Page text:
By David Poland

Page 20

Link to the List

Amy Taubin
Film Comment

1 35 Shots of Rum
2 The Hurt Locker
3 The Headless Woman
4 Tulpan
5 Tokyo Sonata
6 The Informant
7 Lake Tahoe
8 Police, Adjective
9 The Sun
10 Sugar
Link to the List

Chuck Wilson
LA Weekly

1 Bright Star
2 The Hurt Locker
3 Everlasting Moments
4 A Single Man
5 Drag Me to Hell
6 Police, Adjective
7 Public Enemies
8 The Beaches of Agnes
9 The Messenger
10 Bad Lieutenant
Link to the List

Joe Leydon

1 Up in the Air
2 That Evening Sun
3 (500) Days of Summer
4 The Messenger
5 Fantastic Mr. Fox
6 A Serious Man
7 The Informant
8 Summer Hours
9 The Hurt Locker
10 Funny People
Link to the List

Gerald Peary
Boston Phoenix

1 The Hurt Locker
2 A Serious man
3 Precious
4 Humpday
5 The Baader Meinhof Complex
6 Lorna’s Silence
7 The Informant
8 Beeswax
9 Up
10 Treeless Mountain
Link to the List

Sam Adams
LA Times

1 Still Walking
2 A Serious Man
3 The Sun
4 Fantastic Mr. Fox
5 Coraline
6 The Hurt Locker
7 The Limits of Control
8 The Headless Woman
9 Two Lovers
10 Crank: High Voltage
Link to the List

Ben Kenigsberg
Time Out Chicago

1 Inglourious Basterds
2 The Hurt Locker
3 A Serious Man
4 Tokyo Sonata
5 The Headless Woman
6 Julia
7 The Box
8 The White Ribbon
9 Public Enemies
10 Summer Hours
Link to the List

Nathan Lee
Film Comment

1 The Headless Woman
2 Halloween II
3 Summer Hours
4 Inglourious Basterds
5 TheSun
6 Next Day Air
7 Adventureland
8 Loren Cass
9 The Feature
10 The Limits of Control
Link to the List

Matthew Wilder

1 Broken Embraces
2 A Serious man
3 Inglourious Basterds
4 The Hurt Locker
5 The Headless Woman
6 Tetro
7 Bad Lieutenant
8 The Informant
9 Night and Day
10 You, the Living
Link to the List

Matt Prigge
Philadelphia Weekly

1 In the Loop
2 Inglourious Basterds
3 Duplicity
4 The Headless Woman
5 I’m Gonna Explode
6 The Beaches of Agnes
7 Fantastic Mr. Fox
8 Sita Sings the Blues
9 Afterschool
10 Crank: High Voltage
Link to the List

Sean Burns
Philadelphia Weekly

1 Up
2 A Serious Man
3 Adventureland
4 Public Enemies
5 The Hurt Locker
6 Two Lovers
7 Where the Wild Things Are
8 Fantastic Mr. Fox
9 Funny People
10 Bad Lieutenant

Sam Adams | Sean Burns | Ben Kenigsberg | Nathan Lee | Joe Leydon | Gerald Peary | Matt Prigge | Amy Taubin | Matthew Wilder | Chuck Wilson

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It shows how out of it I was in trying to be in it, acknowledging that I was out of it to myself, and then thinking, “Okay, how do I stop being out of it? Well, I get some legitimate illogical narrative ideas” — some novel, you know?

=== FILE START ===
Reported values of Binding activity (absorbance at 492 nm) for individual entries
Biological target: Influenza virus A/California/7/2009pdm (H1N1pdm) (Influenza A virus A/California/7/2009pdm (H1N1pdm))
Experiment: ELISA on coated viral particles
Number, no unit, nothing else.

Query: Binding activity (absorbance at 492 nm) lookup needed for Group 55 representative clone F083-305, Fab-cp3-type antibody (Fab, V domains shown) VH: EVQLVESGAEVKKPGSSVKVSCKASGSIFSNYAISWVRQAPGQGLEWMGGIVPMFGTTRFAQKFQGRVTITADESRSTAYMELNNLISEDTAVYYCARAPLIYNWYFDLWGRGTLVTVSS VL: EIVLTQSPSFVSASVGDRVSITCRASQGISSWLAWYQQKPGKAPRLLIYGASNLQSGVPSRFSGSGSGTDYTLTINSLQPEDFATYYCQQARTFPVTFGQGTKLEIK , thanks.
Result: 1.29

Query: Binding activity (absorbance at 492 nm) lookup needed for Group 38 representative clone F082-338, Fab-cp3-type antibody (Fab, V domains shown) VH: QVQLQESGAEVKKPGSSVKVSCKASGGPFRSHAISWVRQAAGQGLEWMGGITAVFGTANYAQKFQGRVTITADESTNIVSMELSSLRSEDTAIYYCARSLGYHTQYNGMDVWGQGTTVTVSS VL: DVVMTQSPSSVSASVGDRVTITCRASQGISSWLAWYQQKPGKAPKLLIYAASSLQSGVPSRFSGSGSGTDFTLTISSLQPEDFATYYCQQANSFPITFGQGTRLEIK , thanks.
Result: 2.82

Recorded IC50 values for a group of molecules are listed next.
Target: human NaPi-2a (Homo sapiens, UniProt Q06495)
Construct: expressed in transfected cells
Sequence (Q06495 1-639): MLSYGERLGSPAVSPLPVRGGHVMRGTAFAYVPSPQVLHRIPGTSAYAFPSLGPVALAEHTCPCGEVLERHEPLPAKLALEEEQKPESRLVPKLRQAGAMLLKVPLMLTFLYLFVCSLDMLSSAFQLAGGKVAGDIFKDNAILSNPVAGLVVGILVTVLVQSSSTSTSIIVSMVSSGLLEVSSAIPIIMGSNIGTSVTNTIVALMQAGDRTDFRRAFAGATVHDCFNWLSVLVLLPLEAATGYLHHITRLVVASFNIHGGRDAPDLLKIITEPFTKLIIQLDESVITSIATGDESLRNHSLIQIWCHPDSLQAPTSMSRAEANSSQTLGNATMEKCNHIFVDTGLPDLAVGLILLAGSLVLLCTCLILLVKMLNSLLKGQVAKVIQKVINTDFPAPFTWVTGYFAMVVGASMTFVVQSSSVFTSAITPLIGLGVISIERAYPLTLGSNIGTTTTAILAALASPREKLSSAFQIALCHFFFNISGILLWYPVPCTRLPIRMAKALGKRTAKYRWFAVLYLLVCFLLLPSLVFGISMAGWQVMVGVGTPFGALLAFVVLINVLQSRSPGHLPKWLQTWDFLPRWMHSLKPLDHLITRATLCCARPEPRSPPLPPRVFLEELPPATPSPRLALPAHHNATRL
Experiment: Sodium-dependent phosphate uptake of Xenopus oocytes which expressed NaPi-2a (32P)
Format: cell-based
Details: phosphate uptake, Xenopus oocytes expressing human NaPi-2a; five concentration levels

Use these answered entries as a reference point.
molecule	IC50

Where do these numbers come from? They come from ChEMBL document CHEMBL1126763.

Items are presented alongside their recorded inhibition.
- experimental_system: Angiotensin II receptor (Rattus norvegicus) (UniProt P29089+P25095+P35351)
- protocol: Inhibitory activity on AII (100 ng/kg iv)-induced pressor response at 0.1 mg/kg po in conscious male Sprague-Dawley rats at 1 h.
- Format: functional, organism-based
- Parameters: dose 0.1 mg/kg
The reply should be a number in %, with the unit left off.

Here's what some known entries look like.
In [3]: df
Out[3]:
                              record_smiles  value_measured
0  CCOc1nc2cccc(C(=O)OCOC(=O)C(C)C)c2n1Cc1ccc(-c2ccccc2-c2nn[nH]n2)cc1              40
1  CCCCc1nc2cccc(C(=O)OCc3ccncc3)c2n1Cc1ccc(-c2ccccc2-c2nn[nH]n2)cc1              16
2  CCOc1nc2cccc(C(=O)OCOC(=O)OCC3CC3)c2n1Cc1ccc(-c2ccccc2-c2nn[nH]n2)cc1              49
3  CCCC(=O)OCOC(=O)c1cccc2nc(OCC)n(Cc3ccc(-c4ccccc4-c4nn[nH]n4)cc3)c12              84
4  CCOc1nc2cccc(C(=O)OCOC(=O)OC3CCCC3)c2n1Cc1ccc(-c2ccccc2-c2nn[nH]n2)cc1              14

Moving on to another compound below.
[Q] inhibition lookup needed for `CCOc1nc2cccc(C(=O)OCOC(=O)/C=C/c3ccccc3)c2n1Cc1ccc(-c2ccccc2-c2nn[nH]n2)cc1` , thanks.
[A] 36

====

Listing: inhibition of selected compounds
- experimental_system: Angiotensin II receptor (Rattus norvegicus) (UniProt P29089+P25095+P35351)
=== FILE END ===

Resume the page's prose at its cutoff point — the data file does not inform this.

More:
So I decided on three writers that I might be able to option their material and get some producer, or myself as producer, and then get some writer to do a screenplay on it, and maybe make a movie.

And so the three projects were “Do Androids Dream of Electric Sheep,” “Naked Lunch” and a collection of Bukowski. Which, in 1975, forget it — I mean, that was nuts. Hollywood would not touch any of that, but I was looking for something commercial, and I thought that all of these things were coming.

There would be no Blade Runner if there was no Ray Bradbury. I couldn’t find Philip K. Dick. His agent didn’t even know where he was. And so I gave up.

I was walking down the street and I ran into Bradbury — he directed a play that I was going to do as an actor, so we know each other, but he yelled “hi” — and I’d forgot who he was.

So at my girlfriend Barbara Hershey’s urging — I was with her at that moment — she said, “Talk to him! That guy really wants to talk to you,” and I said “No, fuck him,” and keep walking.

But then I did, and then I realized who it was, and I thought, “Wait, he’s in that realm, maybe he knows Philip K. Dick.” I said, “You know a guy named—” “Yeah, sure — you want his phone number?”

My friend paid my rent for a year while I wrote, because it turned out we couldn’t get a writer. My friends kept on me about, well, if you can’t get a writer, then you write.”
~ Hampton Fancher

“That was the most disappointing thing to me in how this thing was played. Is that I’m on the phone with you now, after all that’s been said, and the fundamental distinction between what James is dealing with in these other cases is not actually brought to the fore. The fundamental difference is that James Franco didn’t seek to use his position to have sex with anyone. There’s not a case of that. He wasn’t using his position or status to try to solicit a sexual favor from anyone. If he had — if that were what the accusation involved — the show would not have gone on. We would have folded up shop and we would have not completed the show. Because then it would have been the same as Harvey Weinstein, or Les Moonves, or any of these cases that are fundamental to this new paradigm. Did you not notice that? Why did you not notice that? Is that not something notable to say, journalistically? Because nobody could find the voice to say it. I’m not just being rhetorical. Why is it that you and the other critics, none of you could find the voice to say, “You know, it’s not this, it’s that”? Because — let me go on and speak further to this. If you go back to the L.A. Times piece, that’s what it lacked. That’s what they were not able to deliver. The one example in the five that involved an issue of a sexual act was between James and a woman he was dating, who he was not working with. There was no professional dynamic in any capacity.

~ David Simon